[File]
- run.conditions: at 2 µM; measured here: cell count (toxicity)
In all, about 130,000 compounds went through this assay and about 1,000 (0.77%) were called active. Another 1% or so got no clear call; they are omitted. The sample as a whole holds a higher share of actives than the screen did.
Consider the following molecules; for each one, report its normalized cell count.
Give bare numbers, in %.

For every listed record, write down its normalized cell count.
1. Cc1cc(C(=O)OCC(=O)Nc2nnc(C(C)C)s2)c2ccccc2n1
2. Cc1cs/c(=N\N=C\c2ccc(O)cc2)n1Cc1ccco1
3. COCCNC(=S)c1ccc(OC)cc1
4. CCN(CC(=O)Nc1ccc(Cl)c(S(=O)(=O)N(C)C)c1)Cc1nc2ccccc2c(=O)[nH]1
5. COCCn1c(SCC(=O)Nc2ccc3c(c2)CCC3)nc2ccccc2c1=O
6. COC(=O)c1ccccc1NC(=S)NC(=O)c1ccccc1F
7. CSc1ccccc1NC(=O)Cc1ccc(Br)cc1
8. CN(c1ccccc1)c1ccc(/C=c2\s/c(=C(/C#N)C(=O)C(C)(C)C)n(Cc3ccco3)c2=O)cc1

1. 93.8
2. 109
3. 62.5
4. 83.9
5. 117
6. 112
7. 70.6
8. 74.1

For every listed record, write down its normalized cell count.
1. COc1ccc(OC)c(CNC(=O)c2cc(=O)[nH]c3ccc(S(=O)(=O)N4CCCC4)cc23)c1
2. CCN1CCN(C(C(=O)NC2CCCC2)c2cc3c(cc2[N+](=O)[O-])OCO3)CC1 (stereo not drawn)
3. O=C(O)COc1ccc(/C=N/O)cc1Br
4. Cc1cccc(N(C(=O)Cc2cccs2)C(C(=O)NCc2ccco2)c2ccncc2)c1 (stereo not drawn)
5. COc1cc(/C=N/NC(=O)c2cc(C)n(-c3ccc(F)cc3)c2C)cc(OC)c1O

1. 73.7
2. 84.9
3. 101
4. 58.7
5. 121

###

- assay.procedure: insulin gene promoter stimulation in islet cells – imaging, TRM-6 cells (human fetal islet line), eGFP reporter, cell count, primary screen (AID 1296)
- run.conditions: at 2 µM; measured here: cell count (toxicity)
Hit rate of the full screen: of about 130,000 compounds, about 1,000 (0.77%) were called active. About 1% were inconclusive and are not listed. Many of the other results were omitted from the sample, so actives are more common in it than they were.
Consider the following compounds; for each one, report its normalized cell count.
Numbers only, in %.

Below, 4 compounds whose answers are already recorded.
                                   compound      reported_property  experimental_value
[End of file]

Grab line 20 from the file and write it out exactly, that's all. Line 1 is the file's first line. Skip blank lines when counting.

7. 70.6